In NetJets, Inc. v. IntelliJet Group, LLC, the Sixth Circuit offered important interpretations, regarding trademark infringement, of both federal law and Ohio common law on trademarks. In a careful and deliberate analysis that in part affirmed, reversed, and remanded the district court’s holding, the Court offered a view into what trademark holders, and alleged trademark infringers, can expect in cases where allegations of infringement are met by counterclaims challenging mark validity.

The Plaintiff, NetJets, is a private aviation company specializing in a host of different aviation services, including partial ownership of private airplanes, aircraft-leasing services, private-plane-management services, and the sale of used airplanes. In the 1990’s, the company developed a software program called IntelliJet to assist it in its operations. It applied in 1995 to register the trademark for INTELLIJET with the USPTO. The application was approved, and the company continued to expand, develop, and use the product, until 2002 when it filed a “declaration of use and incontestability,” pursuant to 15 U.S.C. §1065, which was also accepted by the trade office. The Defendant, IntelliJet Group LLC, was founded in 2005, and offers referrals to customers looking for aircraft management and leasing services. It is, in other words, a broker for private jet services. NetJets asserted trademark infringement claims against IntelliJet under both the Lanham Act and under Ohio common law. IntelliJet counterclaimed against NetJets with an assertion that the trademark was void ab initio, as the INTELLIJET label had not been used commercially when the initial application was filed.

After the district court granted summary judgment to the defendant on all counts, the Sixth Circuit reversed in part, affirmed in part, and remanded on the rest. It reversed the district court’s grant of summary judgment for the defendant on the counterclaim for cancellation of the mark as void ab initio. It remanded for the district court to address the argument that NetJets abandoned its mark through non-use. And it affirmed the district court’s grant of summary judgment on all other claims.

The district court had focused on sections 1065 and 1115(b) under the Latham Act. Under §1065, a trademark becomes incontestable once it has been used continuously in commerce for five consecutive years subsequent to the date of registration. The idea behind the provision is to provide some certainty regarding the enforceability of trademarks. Once incontestability has been established, §1115(b) limits the counterclaims that companies such as IntelliJet can raise when accused of patent infringement. IntelliJet’s counterclaims was that the INTELLIJET label was void ab initio, or not in use at the time of registration, because it was not used in commerce at the time of filing, but merely as internal software of NetJet. That defense is not included in the enumerated defenses of §1115(b). The District Court ruled that INTELLIJET never achieved incontestability under §1065, and thus IntelliJet was not limited to those defenses named in §1115(b). As such, it could press its claim that the INTELLIJET trademark was void ab initio.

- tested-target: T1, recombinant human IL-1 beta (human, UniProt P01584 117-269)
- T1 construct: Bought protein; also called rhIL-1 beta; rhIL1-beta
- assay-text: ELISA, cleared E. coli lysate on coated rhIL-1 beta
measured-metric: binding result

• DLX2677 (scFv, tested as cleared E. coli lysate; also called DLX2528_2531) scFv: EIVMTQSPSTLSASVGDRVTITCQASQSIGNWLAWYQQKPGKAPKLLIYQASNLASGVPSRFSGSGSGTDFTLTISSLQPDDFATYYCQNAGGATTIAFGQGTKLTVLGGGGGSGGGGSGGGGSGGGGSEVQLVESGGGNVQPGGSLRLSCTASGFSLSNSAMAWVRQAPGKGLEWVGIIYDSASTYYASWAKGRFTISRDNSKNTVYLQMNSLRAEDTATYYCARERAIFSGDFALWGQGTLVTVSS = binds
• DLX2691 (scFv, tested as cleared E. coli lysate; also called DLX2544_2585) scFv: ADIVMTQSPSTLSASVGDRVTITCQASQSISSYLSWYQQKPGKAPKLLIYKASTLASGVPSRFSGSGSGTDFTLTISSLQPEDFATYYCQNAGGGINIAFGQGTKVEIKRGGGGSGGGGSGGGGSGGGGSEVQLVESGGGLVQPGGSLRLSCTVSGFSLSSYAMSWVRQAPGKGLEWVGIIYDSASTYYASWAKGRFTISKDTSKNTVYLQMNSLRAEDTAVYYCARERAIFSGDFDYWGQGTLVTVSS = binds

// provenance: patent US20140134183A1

The Sixth Circuit expressly declined to reach a decision on this issue of incontestability under §1065. Rather, it turned to the jurisdictional requirement of §1064, which the district court had not explored. That provision limits the ability to challenge a mark that has already been registered for five years. Where five years since registration has passed, infringement defendants like IntelliJet may only assert an enumerated list of counterclaims, in which void ab initio is not included. The Court reasoned that Congress was unlikely to specifically enumerate a list of permitted counterclaims to allegations of trademark infringement after five years, only to allow trademark defendants to move beyond that list. Taking a plain reading meaning of the statutory language, it ruled that because more than 5 years had passed, IntelliJet could no longer assert its void ab initio claim.

Next, the Sixth Circuit agreed with the district court that NetJets was not entitled to rights in INTELLIJET as a service mark under Ohio common law. The record, held the court, simply did not support the conclusion that INTELLIJET software was a service in and of itself. Rather, the software appeared to be a mere conduit, a “tool used to assist in the provision of NetJet’s aviation services.”

Finally, the Sixth Circuit addressed NetJet’s claims for common law trademark infringement and false designation of origin under 15 U.S.C. §1125. The district court had held that there was no likelihood of confusion, and thus granted summary to IntelliJet. The Sixth Circuit reviewed each of the eight traditional “Frisch factors” from the case Frisch’s Rest., Inc. v. Shoney’s Inc., 759 F.2d 1261, 1264 (6th Cir. 1985). The Court made clear that each of these factors needn’t be weighed equally, and that the circumstances of each case would necessarily assign varying degrees of importance to each. It proceeded to walk through each factor, reviewing the record and the district court’s reasoning. In the end, it found that “the realities of the marketplace suggest that the markets between NetJets and IntelliJet’s products are so distinct, and the consumers so sophisticated, that there is no likelihood of confusion.”